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I've been working on a game in Java that, for this post's sake, looks like Terraria and has random world generation. I've been using Vectors to contain my tile/block objects, but recently due to the nature of the calculations I perform on them fairly often, I've switched my system to 2D arrays, using 'chunks.'

Each 2D array (chunk) of blocks is 256x256. That's a lot of data, and considering that's only for one chunk (the player will probably have 30-50 chunks generated by the end of the game), the amount of live objects increases quickly.

Today I started getting lag spikes in-game when I generated about 15 chunks or so. After a few print statements, it was clear that the spikes were pretty inconsistent, and although I have no knowledge of the Java garbage collector, I can only assume it is the culprit.

I read that the more live objects you have (the ones that are still referenced somewhere), the more the GC will lag when it does its thing. Plus, all these blocks are taking up huge blocks of memory which is causing the GC to start in the first place.

I have tried saving the unloaded chunks to a file for later use, but as you can imagine, saving that much data isn't exactly efficient. I'm stumped here.

Does anyone have any suggestions on how to reduce the amount of live objects in-game?

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    \$\begingroup\$ Have you looked into object pools? \$\endgroup\$ – MichaelHouse Sep 19 '14 at 4:18
  • \$\begingroup\$ Have you tried to look in your VM using jconsole? jconsole provides you with informations about memory allocation and runtime... \$\endgroup\$ – Uwe Plonus Sep 19 '14 at 6:01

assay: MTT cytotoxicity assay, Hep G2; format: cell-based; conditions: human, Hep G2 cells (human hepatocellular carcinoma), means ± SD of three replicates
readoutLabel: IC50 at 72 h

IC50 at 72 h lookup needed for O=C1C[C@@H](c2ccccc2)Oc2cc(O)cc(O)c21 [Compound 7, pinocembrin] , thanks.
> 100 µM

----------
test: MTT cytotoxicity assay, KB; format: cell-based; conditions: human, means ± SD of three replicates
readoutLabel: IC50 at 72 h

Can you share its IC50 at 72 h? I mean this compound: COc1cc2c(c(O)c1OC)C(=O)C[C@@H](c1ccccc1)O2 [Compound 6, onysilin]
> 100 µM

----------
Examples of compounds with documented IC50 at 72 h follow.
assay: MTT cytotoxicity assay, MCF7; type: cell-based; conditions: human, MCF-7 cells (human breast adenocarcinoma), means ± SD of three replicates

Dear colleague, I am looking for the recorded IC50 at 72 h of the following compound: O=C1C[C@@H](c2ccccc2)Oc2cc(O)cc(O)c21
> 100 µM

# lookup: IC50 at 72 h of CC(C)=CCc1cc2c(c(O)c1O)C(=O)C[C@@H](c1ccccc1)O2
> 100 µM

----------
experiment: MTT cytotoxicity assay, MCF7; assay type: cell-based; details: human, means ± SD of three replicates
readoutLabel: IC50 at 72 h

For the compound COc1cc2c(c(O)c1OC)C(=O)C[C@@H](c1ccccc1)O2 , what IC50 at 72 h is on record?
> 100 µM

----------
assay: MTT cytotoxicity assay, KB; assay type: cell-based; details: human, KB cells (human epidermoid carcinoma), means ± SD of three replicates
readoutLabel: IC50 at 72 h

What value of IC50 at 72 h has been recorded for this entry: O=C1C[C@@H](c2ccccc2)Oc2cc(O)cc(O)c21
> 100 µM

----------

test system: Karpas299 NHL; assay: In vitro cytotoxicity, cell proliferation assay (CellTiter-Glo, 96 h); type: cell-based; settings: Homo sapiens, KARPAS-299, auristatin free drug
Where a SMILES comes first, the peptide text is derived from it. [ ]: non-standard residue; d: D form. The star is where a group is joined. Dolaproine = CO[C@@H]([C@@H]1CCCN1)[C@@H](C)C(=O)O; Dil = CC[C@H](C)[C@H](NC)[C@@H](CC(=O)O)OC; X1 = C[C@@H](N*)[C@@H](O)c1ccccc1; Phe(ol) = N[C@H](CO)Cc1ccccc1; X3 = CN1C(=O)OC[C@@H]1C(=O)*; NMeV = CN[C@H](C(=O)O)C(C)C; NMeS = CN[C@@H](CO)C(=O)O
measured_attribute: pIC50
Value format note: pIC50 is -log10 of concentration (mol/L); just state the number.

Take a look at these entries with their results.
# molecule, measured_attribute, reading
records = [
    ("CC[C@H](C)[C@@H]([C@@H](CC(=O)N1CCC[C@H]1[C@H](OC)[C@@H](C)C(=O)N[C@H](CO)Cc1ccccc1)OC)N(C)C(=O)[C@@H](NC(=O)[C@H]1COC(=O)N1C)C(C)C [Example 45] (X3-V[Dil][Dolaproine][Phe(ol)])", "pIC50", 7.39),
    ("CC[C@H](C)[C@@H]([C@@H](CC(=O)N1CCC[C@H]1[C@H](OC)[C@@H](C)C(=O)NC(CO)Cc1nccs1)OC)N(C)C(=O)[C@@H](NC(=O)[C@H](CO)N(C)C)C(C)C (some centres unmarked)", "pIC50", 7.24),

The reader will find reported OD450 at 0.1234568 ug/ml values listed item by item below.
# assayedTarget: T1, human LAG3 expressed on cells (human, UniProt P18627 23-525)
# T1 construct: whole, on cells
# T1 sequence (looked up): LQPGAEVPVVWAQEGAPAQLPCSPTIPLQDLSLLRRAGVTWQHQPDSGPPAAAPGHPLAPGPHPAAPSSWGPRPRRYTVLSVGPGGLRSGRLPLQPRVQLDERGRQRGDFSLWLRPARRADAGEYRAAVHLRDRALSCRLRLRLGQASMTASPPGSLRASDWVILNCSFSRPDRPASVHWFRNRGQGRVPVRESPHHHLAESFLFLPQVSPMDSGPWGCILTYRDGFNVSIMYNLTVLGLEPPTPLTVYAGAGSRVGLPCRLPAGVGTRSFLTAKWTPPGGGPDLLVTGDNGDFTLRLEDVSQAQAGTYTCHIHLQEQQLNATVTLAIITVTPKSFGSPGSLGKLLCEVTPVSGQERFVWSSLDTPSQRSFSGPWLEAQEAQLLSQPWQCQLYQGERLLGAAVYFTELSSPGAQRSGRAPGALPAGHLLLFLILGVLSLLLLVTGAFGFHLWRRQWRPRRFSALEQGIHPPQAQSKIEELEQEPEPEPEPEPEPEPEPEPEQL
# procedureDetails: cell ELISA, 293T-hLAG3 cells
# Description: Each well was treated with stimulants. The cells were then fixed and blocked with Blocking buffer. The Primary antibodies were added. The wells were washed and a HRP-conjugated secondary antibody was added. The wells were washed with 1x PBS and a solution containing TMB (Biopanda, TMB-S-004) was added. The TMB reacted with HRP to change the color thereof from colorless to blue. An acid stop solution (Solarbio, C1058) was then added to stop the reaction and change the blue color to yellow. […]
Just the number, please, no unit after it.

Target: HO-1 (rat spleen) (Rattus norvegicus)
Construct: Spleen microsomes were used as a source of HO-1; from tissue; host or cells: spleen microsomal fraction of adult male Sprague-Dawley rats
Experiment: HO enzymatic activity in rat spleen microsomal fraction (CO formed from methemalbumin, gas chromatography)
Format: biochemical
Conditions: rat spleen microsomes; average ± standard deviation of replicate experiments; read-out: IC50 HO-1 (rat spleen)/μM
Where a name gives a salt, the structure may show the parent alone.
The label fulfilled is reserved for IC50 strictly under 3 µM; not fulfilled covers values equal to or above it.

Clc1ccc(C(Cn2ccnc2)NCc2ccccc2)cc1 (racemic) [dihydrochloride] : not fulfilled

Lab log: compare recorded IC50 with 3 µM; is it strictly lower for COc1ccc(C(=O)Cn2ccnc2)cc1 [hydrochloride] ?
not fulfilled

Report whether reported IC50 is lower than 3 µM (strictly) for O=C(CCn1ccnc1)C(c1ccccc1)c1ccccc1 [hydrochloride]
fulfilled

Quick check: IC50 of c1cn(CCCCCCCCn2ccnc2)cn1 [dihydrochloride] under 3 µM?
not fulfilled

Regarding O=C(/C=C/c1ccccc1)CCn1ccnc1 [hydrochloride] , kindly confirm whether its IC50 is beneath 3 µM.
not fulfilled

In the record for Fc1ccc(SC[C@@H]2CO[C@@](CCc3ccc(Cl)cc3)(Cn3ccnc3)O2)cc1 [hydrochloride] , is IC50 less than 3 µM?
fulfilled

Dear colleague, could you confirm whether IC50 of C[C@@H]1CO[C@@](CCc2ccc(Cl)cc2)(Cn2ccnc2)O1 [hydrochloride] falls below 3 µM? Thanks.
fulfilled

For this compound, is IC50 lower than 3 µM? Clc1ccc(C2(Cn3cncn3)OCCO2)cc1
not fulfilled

• \$\begingroup\$ @Byte56 I just did, but I don't really see how they can solve my problem. Wouldn't I still have to store all the tiles' data somewhere? \$\endgroup\$ – TheBeocro Sep 19 '14 at 10:27
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Before anything, I'd look for a heap profiler and make sure it's the GC that's causing problems. However, if you find that it is indeed the number of objects you have in memory, you've already come up with the basic solution; page your chunks out to disk once in a while and only keep nearby ones in memory.

But, as you've seen, there are problems with the approach, namely slowness. My first recommendation here is the same as above; use a profiler and check what's actually taking so long. A few general tips:

  1. You can spread out the disk writes over multiple update steps, or compress the data before writing it (although, that might be slower than the alternative, depending on your CPU/disk).

  2. You may also check to make sure the format (XML, json) you're writing to isn't introducing unnecessary overhead. I haven't done serialization in a while, but from brief researchObjectOutputStream outputs to a binary format which might be faster than human-readable. The exact format of the data is difficult to recommend without knowing what tile data you need. Here is a reference for Minecraft's chunk format.

  3. The GC may be trying to cleanup all your unloaded chunks. This is where Byte56's comment comes in. If you use an object pool to manage all your tile objects, then instead of leaving all those orphans for the GC to destroy, you'll reuse them in other chunks that get paged in later.

Again, you should prove your suspicions with a profiler before taking any action. Don't waste any time optimizing that you could be using to finish your game. I've used VisualVM before, and found it useful.

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  • \$\begingroup\$ Thanks for the detailed answer! I will use a profiler, though that chunk format link introduced something I hadn't thought of before: I don't even have to save the chunks, I only have to save the changes made to them. That will actually probably solve my problem by itself, though like I said, I'll still check out VisualVM just because I've heard it's useful. \$\endgroup\$ – TheBeocro Sep 19 '14 at 19:00

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